Prior to endeavoring to run MariaDB, first decide its present status, running or closure. There are three choices for beginning and halting MariaDB −
- Run mysqld (the MariaDB twofold).
- Run the mysqld_safe startup content.
- Run the mysql.server startup content.
On the off chance that you introduced MariaDB in a non-standard area, you may need to alter area data in the content documents. Stop MariaDB by basically adding a "stop" boundary with the content.
On the off chance that you might want to begin it naturally under Linux, add startup contents to your init framework. Every circulation has an alternate methodology. Allude to your framework documentation.
Creating a User Account
Make another client account with the accompanying code −
CREATE USER 'newusername'@'localhost' IDENTIFIED BY 'userpassword';
This code adds a line to the client table without any advantages. You likewise have the choice to utilize a hash an incentive for the secret word. Award the client advantages with the accompanying code −
GRANT SELECT, INSERT, UPDATE, DELETE ON database1 TO 'newusername'@'localhost';
Different advantages remember pretty much every order or activity workable for MariaDB. Subsequent to making a client, execute a "FLUSH PRIVILEGES" order to revive award tables. This permits the client record to be utilized.
The Configuration File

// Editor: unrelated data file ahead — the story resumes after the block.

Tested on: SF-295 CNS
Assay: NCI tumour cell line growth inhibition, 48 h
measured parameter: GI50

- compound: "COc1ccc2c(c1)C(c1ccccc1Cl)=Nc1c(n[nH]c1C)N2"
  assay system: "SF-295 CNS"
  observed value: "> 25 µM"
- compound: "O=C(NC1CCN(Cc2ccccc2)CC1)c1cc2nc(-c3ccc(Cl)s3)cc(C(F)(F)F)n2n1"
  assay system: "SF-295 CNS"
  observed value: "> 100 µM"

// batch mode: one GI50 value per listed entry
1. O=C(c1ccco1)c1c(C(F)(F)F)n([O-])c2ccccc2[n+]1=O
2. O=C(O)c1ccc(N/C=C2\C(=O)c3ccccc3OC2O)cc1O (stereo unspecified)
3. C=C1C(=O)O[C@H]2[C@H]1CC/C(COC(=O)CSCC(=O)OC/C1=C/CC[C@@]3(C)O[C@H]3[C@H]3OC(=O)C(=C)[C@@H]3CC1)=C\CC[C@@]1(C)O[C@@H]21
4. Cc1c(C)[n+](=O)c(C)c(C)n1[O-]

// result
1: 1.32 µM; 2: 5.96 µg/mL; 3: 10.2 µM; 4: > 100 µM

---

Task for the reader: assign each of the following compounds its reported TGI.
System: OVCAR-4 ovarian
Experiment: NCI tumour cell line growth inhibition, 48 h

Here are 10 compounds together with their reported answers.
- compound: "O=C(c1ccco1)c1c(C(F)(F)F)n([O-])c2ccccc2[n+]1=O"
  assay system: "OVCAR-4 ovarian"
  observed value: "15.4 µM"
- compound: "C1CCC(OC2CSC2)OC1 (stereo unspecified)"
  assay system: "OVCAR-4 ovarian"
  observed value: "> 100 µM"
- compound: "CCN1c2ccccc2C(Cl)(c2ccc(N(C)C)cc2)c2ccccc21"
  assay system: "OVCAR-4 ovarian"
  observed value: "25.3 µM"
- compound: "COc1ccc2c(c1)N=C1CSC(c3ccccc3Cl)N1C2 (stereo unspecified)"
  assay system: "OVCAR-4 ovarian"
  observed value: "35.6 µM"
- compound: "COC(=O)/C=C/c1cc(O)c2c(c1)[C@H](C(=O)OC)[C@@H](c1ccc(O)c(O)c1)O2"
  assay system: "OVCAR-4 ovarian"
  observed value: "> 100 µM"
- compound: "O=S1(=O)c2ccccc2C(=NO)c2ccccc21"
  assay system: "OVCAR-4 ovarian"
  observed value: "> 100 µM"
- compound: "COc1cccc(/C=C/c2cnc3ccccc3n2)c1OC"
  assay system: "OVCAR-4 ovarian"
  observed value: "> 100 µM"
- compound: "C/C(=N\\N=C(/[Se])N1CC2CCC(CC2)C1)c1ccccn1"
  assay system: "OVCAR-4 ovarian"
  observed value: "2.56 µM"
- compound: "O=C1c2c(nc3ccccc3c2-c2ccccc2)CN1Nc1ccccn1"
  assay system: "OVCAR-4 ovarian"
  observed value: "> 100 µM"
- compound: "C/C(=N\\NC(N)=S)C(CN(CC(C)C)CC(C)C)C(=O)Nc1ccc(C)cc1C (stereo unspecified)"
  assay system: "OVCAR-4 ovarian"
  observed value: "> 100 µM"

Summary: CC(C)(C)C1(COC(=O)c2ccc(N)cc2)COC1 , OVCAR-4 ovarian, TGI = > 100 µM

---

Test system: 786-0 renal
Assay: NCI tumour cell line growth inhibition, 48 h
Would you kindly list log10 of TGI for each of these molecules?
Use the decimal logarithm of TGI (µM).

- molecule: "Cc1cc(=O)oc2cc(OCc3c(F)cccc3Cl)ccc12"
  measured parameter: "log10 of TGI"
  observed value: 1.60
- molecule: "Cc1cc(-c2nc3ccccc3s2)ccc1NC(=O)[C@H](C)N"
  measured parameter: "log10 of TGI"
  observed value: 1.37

After an expand on Unix/Linux, the design document "/and so forth/mysql/my.cnf" ought to be altered to show up as follow −
# Example mysql config file. # You can copy this to one of: # /etc/my.cnf to set global options, # /mysql-data-dir/my.cnf to get server specific options or # ~/my.cnf for user specific options. # # One can use all long options that the program supports. # Run the program with --help to get a list of available options # This will be passed to all mysql clients [client] #password = my_password #port = 3306 #socket = /tmp/mysql.sock # Here is entries for some specific programs # The following values assume you have at least 32M ram # The MySQL server [mysqld] #port = 3306 #socket = /tmp/mysql.sock temp-pool # The following three entries caused mysqld 10.0.1-MariaDB (and possibly other versions) to abort... # skip-locking # set-variable = key_buffer = 16M # set-variable = thread_cache = 4 loose-innodb_data_file_path = ibdata1:1000M loose-mutex-deadlock-detector gdb ######### Fix the two following paths # Where you want to have your database data = /path/to/data/dir # Where you have your mysql/MariaDB source + sql/share/english language = /path/to/src/dir/sql/share/english [mysqldump] quick MariaDB 8 set-variable = max_allowed_packet=16M [mysql] no-auto-rehash [myisamchk] set-variable = key_buffer = 128M
Alter the lines "data= " and "language= " to coordinate your current circumstance.
After record change, explore to the source catalog and execute the accompanying −
./scripts/mysql_install_db --srcdir = $PWD --datadir = /path/to/data/dir -- user = $LOGNAME
Discard the "$PWD" variable in the event that you added datadir to the arrangement record. Guarantee "$LOGNAME" is utilized when running rendition 10.0.1 of MariaDB.
Survey the accompanying rundown of significant orders you will consistently utilize when working with MariaDB −
- USE [database name] − Sets the current default information base.
- SHOW DATABASES − Lists the data sets presently on the worker.
- SHOW TABLES − Lists all non-impermanent tables.
- SHOW COLUMNS FROM [table name] − Provides section data relating to the predefined table.
- SHOW INDEX FROM TABLENAME [table name] − Provides table list data identifying with the predetermined table.
- SHOW TABLE STATUS LIKE [table name]\G – − Provides tables with data about non-impermanent tables, and the example that shows up after the LIKE condition is utilized to get table names.